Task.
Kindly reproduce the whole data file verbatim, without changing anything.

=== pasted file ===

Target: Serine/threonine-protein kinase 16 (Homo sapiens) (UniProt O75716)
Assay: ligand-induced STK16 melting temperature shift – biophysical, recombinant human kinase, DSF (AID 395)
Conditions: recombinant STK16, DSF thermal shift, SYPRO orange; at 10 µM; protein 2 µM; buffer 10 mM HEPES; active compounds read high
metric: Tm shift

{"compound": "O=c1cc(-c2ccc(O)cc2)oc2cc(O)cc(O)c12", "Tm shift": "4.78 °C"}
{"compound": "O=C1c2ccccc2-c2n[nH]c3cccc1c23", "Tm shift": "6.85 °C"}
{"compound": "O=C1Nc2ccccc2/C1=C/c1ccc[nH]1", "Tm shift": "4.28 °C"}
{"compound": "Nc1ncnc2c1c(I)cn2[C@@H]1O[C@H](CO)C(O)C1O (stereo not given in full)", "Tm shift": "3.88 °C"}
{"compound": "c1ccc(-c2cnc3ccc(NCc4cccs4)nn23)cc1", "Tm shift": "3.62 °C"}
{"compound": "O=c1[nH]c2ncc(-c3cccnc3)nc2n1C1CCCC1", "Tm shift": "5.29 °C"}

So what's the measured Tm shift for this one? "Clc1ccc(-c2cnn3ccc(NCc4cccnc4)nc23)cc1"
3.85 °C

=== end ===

Target: Serine/threonine-protein kinase 16 (Homo sapiens) (UniProt O75716)
Assay: ligand-induced STK16 melting temperature shift – biophysical, recombinant human kinase, DSF (AID 395)
Conditions: recombinant STK16, DSF thermal shift, SYPRO orange; at 10 µM; protein 2 µM; buffer 10 mM HEPES; active compounds read high
metric: Tm shift

{"compound": "O=c1cc(-c2ccc(O)cc2)oc2cc(O)cc(O)c12", "Tm shift": "4.78 °C"}
{"compound": "O=C1c2ccccc2-c2n[nH]c3cccc1c23", "Tm shift": "6.85 °C"}
{"compound": "O=C1Nc2ccccc2/C1=C/c1ccc[nH]1", "Tm shift": "4.28 °C"}
{"compound": "Nc1ncnc2c1c(I)cn2[C@@H]1O[C@H](CO)C(O)C1O (stereo not given in full)", "Tm shift": "3.88 °C"}
{"compound": "c1ccc(-c2cnc3ccc(NCc4cccs4)nn23)cc1", "Tm shift": "3.62 °C"}
{"compound": "O=c1[nH]c2ncc(-c3cccnc3)nc2n1C1CCCC1", "Tm shift": "5.29 °C"}

So what's the measured Tm shift for this one? "Clc1ccc(-c2cnn3ccc(NCc4cccnc4)nc23)cc1"
3.85 °C